So, there's a long way to go before investors can feel that their advisers and managers truly have their best interests at heart.
Putting investors first has been the anthem of CFA charterholders since the first charter was granted in 1963. Charterholders must adhere to a strict code of ethics and standards of professional conduct, which include the obligation to conduct oneself with the duty of loyalty, prudence and care — the underlying principles of fiduciary duty — regardless of whether one works in a fiduciary capacity.
But while charterholders are bound by a fiduciary standard when giving investment advice, the industry as a whole isn't. In our view, it should be. Everyone engaged in providing investment advice — whether for retirement and whether as an investment adviser or financial adviser — should be required to adhere to the same fiduciary standard of care. One profession, one standard.
True professions exist to serve customers and to help them achieve their desired outcomes. We can't claim to be a profession until we're willing to place our clients' interests above our own and avoid conflicts of interest when we can — and carefully manage and disclose the conflicts that we can't avoid. We must publicly distinguish those who embrace fiduciary responsibility from those who merely acknowledge it or want to play word games to justify a middle ground. To that end, those who don't want to play by the fiduciary rules of the Investment Advisers Act should be required to call themselves salespeople. Professions need to have clear boundaries, and a clear distinction in titles is an important step in setting those boundaries.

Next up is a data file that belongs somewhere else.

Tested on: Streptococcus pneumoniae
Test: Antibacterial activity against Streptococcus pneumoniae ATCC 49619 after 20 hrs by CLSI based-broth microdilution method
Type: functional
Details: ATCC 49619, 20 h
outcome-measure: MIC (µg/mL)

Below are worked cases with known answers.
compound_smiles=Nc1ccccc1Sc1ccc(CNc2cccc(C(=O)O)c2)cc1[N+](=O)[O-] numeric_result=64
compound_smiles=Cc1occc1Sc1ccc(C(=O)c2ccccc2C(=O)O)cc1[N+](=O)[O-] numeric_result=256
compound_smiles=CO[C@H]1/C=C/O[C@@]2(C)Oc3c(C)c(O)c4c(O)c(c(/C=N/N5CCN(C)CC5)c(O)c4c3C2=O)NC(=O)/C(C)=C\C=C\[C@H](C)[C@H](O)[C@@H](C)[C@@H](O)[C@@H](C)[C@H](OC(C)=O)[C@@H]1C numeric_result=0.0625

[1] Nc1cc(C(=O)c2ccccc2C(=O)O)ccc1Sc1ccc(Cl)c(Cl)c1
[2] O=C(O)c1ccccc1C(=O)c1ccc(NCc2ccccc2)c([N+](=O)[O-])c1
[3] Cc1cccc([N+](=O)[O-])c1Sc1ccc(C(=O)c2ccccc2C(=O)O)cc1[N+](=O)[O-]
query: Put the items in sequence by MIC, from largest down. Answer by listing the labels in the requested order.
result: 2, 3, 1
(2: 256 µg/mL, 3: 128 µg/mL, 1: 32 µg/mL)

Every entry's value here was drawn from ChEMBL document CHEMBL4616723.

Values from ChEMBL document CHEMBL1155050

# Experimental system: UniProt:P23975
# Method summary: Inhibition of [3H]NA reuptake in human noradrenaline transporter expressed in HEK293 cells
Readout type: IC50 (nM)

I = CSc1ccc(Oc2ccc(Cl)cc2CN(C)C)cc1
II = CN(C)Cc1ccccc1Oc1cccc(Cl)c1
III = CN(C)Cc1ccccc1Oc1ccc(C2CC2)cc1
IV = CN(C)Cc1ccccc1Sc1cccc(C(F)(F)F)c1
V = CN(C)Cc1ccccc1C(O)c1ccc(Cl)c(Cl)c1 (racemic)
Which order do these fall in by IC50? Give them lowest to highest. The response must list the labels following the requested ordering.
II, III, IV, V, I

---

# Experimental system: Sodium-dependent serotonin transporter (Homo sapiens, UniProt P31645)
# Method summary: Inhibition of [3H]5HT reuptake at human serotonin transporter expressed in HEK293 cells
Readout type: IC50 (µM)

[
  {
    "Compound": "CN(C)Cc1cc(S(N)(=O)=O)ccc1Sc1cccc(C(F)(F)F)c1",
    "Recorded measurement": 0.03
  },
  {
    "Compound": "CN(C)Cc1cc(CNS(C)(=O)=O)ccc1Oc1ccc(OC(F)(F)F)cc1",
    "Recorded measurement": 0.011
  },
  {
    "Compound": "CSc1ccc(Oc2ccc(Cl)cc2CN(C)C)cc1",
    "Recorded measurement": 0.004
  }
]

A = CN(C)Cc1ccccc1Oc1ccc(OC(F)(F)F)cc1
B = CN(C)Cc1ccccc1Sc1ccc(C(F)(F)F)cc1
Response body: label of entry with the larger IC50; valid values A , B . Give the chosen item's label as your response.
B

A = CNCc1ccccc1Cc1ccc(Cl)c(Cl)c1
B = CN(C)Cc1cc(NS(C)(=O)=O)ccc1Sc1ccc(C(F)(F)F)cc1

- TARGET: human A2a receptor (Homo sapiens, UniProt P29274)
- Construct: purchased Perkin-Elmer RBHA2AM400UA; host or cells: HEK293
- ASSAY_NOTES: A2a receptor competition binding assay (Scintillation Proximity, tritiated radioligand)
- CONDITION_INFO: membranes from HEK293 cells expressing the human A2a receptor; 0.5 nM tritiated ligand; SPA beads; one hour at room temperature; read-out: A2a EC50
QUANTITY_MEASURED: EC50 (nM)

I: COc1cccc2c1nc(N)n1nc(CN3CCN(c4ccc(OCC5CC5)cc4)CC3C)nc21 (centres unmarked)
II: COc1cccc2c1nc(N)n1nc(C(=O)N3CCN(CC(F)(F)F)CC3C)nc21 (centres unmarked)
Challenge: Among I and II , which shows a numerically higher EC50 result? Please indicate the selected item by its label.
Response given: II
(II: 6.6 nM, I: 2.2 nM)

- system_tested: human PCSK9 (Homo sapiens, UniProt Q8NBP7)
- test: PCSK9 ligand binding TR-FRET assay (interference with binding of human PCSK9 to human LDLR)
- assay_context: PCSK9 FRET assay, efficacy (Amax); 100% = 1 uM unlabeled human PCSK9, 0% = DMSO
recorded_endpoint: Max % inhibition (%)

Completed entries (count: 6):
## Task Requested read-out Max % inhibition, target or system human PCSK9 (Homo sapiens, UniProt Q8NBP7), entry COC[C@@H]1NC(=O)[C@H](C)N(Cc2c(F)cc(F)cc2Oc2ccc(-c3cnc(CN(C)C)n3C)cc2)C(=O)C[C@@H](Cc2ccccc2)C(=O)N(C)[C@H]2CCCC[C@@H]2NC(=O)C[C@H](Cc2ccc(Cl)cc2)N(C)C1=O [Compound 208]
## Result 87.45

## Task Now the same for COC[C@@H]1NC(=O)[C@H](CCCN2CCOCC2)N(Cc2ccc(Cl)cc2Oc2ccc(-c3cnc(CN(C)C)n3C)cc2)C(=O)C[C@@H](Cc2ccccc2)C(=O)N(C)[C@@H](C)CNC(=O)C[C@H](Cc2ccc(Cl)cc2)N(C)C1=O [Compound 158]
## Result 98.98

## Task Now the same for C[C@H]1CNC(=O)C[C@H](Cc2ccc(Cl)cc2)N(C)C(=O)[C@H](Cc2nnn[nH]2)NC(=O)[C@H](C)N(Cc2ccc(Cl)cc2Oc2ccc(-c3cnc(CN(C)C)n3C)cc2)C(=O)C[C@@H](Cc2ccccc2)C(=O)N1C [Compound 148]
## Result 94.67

It's unclear whether the DOL's fiduciary rule will play a role in setting those boundaries given a series of hurdles it must overcome before final adoption. First, the incoming Trump administration has notified executive branch agencies to halt all pending Obama administration regulations to give the Trump appointees time to determine whether to stop the implementation of many of them —including the fiduciary rule. And Congress is likely to take a gimlet-eyed view of the rule. By proposing steps to repeal the DOL's rule in the pending Financial Choice Act, introduced Sept. 9, the House of Representatives has made clear that it doesn't want the DOL to take the lead in addressing fiduciary duties in investment management.
Finally, the court system is reviewing the rule in a number of suits filed nationwide. It wouldn't be surprising if one or more of the three branches should decide against the rule, thus putting formal implementation in jeopardy. At the same time, however, inertia within the industry suggests a de facto, informal adoption of the DOL's rule, as indicated by the number of broker/dealers who have already migrated their customers to fee-based accounts.